You can still be cheeky, and you’ll still get attention and people opening your emails: just not on a false pretense that’s going to offend.
Know what else? You can still be personal...
And please cut back on disengaged subscribers to begin with by making sure you have a double opt-in process in place. Otherwise, you’re throwing away money.
Ever see a Facebook ad promising a “live training”, then click through to the site to discover you’re just in time to catch this week’s “live training”, in just fifteen minutes?
If so, you probably got a follow-up email like this:
There’s just one problem if you’re the presenter: organizing multiple webinars a week takes a lot of time. That’s why webinar software gives you the ability to pretend your training is live when it’s really not.
If you’ve just signed up for the webinar as a participant, you get an email like the one above, telling you it’s about to start.
And, once inside, there’s even a chat widget and a moderator that periodically asks questions many people seem to answer. (The ruse falls apart, though, as soon as you try to ask the “moderator” any questions, or interact with any of the other “participants”.)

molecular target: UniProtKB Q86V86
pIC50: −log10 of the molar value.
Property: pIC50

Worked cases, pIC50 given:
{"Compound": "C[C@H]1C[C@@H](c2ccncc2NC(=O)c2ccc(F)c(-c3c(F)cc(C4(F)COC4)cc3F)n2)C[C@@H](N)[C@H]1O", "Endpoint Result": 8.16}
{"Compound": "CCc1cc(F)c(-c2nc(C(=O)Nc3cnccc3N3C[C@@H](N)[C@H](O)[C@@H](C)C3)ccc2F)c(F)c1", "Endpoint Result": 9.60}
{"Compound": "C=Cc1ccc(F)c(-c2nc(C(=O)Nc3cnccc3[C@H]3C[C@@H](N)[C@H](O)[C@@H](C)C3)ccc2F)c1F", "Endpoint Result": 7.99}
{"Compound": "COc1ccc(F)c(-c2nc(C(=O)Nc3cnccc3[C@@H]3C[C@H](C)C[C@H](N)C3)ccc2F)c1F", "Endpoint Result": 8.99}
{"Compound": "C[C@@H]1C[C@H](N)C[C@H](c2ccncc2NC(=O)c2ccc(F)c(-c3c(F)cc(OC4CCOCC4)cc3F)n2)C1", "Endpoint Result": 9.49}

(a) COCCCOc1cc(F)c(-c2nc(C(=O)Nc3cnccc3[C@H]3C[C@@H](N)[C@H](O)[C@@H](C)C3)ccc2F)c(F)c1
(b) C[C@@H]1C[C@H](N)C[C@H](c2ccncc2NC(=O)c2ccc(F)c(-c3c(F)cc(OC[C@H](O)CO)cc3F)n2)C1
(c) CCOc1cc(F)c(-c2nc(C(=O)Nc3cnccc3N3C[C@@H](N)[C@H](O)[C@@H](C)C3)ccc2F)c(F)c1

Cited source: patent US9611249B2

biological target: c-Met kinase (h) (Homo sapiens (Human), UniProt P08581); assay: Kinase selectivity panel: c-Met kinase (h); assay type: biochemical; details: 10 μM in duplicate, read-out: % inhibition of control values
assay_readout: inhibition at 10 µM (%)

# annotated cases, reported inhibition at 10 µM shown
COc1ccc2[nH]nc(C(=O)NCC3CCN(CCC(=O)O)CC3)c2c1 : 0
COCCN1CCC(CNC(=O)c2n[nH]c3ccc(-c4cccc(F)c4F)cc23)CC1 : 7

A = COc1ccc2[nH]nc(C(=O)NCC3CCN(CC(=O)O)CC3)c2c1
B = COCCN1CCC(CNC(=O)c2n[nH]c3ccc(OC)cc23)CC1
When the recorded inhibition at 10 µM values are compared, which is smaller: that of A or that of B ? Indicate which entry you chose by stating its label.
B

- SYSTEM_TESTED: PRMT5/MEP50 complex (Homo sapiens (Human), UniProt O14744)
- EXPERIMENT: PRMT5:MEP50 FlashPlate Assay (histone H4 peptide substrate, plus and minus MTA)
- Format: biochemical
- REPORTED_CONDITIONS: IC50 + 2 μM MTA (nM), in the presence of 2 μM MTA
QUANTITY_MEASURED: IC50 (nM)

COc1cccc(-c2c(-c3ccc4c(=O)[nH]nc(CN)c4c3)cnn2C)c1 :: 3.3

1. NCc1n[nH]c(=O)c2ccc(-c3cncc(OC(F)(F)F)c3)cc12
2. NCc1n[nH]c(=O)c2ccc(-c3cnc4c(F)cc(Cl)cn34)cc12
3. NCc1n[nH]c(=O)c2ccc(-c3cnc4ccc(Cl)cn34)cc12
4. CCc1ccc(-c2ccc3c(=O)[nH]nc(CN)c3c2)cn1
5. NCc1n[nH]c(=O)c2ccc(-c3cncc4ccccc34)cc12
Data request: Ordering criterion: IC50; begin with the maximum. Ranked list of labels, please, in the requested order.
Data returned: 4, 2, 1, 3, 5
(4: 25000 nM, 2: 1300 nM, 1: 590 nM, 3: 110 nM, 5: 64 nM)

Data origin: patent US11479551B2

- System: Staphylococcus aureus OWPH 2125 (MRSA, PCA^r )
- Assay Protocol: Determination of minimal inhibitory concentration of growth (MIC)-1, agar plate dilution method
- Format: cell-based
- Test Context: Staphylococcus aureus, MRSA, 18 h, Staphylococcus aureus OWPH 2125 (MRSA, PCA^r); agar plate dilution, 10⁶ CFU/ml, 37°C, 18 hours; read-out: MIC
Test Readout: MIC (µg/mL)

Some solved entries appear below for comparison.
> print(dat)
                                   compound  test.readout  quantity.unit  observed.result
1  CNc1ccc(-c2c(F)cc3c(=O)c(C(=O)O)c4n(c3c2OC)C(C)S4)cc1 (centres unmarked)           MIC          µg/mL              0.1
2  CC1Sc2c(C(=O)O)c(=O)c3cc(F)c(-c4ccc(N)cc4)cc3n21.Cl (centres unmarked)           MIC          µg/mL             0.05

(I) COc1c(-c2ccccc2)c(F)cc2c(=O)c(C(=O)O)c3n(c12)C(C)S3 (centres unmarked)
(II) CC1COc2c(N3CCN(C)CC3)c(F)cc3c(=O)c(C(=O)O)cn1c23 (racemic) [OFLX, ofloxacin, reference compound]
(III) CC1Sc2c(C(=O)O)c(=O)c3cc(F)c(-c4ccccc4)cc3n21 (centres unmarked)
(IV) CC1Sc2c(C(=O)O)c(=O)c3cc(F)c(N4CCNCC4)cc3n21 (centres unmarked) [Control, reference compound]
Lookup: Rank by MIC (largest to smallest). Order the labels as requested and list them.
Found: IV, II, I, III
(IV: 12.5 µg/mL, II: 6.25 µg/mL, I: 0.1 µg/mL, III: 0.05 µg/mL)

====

There are two reasons that’s cause for concern if you value making sales:
Besides, why forfeit what’s potentially the biggest pile of money - making a repeat offer to the same people - just because you need to pretend your webinar is “live”?
Here are my favorite alternatives to implying that a webinar is live when it’s not really:
These are ethical solutions to a shady practice of pretending you’re live when you’re not.
Ever subscribe to a list, then get a confirmation email that reads like it has OCD?
“Confirm your subscription!”
“Join our Facebook group!”
“Follow us on Instagram!”
“Tell us what kind of content you like!”
“Oh, and also, hit ‘reply’!”
So why are they doing it?
Maybe you’ve heard a business podcast host tell you to “be everywhere”. Sure, the more social platforms you’re on, the more likely people are to find you.
In his book Invisible Selling Machine, Ryan Deiss encourages marketers to “bounce” in their email autoresponders, asking readers to take various actions to engage with you before making them a sales offer.
So: getting “likes” and “follows” on your social media properties: good.
Getting “micro-commitments” from your subscribers every time they answer a question: good.
But that doesn’t mean you should be doing it all in a single email.
In marketing psychology, this is called Choice Paralysis: when you give people too many choices, they’re more likely to make no choice.
But even if you could be guaranteed everybody would make a choice, chances are one of the options is the most valuable to you, so why not give people only that option?